The first three examples of 1.122-1(d) contain scenarios for figuring out how much income could be excluded for paying RSFPP or SBP premiums. This is the regulation that allows military retirees to exclude these premiums from their taxable income, but today the Defense Finance and Accounting Service already takes care of that exclusion on the retiree 1099-R tax form. Another discussion of this situation is in this January 2012 article of the Enrolled Agent Journal.
A separate situation of those first three examples applies when a servicemember retires from the military and files a disability claim with the VA. As thousands of veterans are all too keenly aware, VA determination of a claim can take more than two years before awarding compensation retroactive to the date of eligibility. The problem is that a military retiree has already paid taxes on that portion of their pension which has now been replaced by tax-free VA compensation.
In that situation, military retirees file amended tax returns for the earlier years in which their VA compensation was retroactively awarded. The amendment reduces their retired pay by the amount of the compensation, which reduces their taxable income and entitles them to a refund of the taxes they paid. For the current tax year (where DFAS has already paid some pension that would be incorrectly taxed) the retiree reduces the amount of their retired pay by the VA compensation and includes a copy of the VA disability award letter. In future tax years, the DFAS 1099-R will report the correct amount of retired pay which has been reduced by VA disability compensation. This was a one-time correction, and no further exclusions are made. More details are explained in this Military.com article by Tom Philpott, including guidance from MOAA’s Steve Strobridge.
However, the next three examples of 1.122-1(d) cover a different scenario: military retirement because of disability (unfit for duty) rather than eligibility by years of service. In this situation (which applies to very few military retirees) a veteran’s retired pay can be calculated by either percentage of disability or by years of service. Some of this pay can be excluded under Tax Regulations 104(a)(4) and 105(d) permitted by Title 10 Section 1403 of the U.S. Code.
In other words, these IRS regulations cover disability retirements when the servicemember is unfit for duty. That’s what the IRS means by “net disability exclusion”. Examples (4)-(6) do not apply to military retirees who retired under eligibility by years of service and have waived a portion of their retirement pay to receive the VA’s disability compensation. They only apply to military disability retirements.
However, the last three examples of 1.122-1(d) just mention sections 104(a)(4) and 105(d) of the tax regulations without any further explanation. It’s easy to overlook those caveats and to only focus on the bottom line that allows a big fat net disability exclusion. As the improper use of this exclusion began to spread, at least one CPA pointed out that many net disability exclusions were based on an incorrect interpretation of a memorandum issued by the IRS Chief Counsel in 1999. The IRS letter was promulgated after a query for assistance was submitted to clarify the issue.
The question submitted to the IRS was:
… a taxpayer retired from the armed forces and receives military retired pay based on years of service from the Department of Defense (DOD). The taxpayer was not retired for disability but subsequently applied to the Veterans Administration (VA) for disability benefits under Title 38 of the U.S. Code. The VA determined that the taxpayer had a 10% disability and he elected to waive his DOD years of service retirement benefits to the extent of his VA benefits so that he could receive the VA benefits tax free. The taxpayer also elected to reduce his DOD retirement under the Survivor Benefit Plan.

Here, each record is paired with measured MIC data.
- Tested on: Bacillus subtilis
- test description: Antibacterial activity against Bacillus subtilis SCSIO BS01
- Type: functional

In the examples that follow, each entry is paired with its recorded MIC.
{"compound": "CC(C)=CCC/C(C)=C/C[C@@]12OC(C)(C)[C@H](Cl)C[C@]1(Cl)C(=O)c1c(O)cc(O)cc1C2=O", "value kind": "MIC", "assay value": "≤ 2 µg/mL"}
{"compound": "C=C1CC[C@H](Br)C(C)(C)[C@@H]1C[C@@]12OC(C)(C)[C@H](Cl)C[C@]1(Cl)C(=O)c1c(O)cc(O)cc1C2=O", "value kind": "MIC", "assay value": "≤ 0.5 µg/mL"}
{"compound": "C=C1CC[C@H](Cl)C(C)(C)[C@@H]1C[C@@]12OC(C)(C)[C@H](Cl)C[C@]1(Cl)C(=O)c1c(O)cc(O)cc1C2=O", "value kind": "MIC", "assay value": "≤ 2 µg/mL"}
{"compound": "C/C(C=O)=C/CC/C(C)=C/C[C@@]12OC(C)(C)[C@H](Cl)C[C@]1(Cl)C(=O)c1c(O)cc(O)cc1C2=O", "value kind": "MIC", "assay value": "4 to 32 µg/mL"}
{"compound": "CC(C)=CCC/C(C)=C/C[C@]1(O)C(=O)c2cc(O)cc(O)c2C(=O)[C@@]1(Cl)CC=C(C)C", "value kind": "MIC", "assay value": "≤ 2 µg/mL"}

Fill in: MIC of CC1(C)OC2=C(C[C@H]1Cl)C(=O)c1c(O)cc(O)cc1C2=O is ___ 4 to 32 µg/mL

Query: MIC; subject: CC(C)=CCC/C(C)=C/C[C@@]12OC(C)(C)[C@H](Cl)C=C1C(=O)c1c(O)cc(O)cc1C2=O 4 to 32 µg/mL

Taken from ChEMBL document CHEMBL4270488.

… the taxpayer in the instant case was retired for years of service, not for disability. No part of his retired pay was “received for personal injury or sickness” as required under section 104(a)(4)1.
… Unlike the taxpayer in Example (4) [of Treasury Reg 1.122-1(d)], however, his gross retired pay should not be further reduced under section 104(a)(4) because it was not “received for personal injury or sickness,” a prerequisite to that exclusion. Moreover, to the extent sections 104(b)(2)(D) and 104(b)(4) may create an exception for amounts previously received as service retirement (which correspond to the VA disability payments), the exception would not be applicable in this case because the taxpayer filed a waiver equal to the amount of his VA compensation. Because the taxpayer has already reduced his taxable retired pay by the amount of the VA benefits, he should not be entitled to a second exclusion of 10% of his base pay under section 104(a)(4) on account of the same VA disability determination.
So what happens if you improperly claim the net disability exclusion? Here’s what the IRS and the state of California are doing to one retiree:
My 2005 thru 2010 net disability exclusion (NDE) requests were previously approved and refunds awarded. But now the IRS has determined they want over $15,000 … returned to them. Not only this, because most states accept/enforce IRS policy, my state (CA) now wants back $5000 based on IRS NDE denial.
If you’ve taken the net disability exclusion in the past and you now realize that you aren’t eligible, then you’re already subject to paying those back taxes. The IRS will eventually catch up to you and expect you to pay all those years of accumulated penalties and interest. If you delay correcting the mistake then you’ll only end up paying more money. Seek professional help from a tax preparer or CPA who’s familiar with military retirements and disability compensation. Take them through this post and its links, and then file amended returns for all of the years in which you improperly took the exclusion.
Don’t get suckered by this military version of an urban legend. The “net disability exclusion” does not apply to most military retirees, even if they were told by tax professionals that it seems legitimate.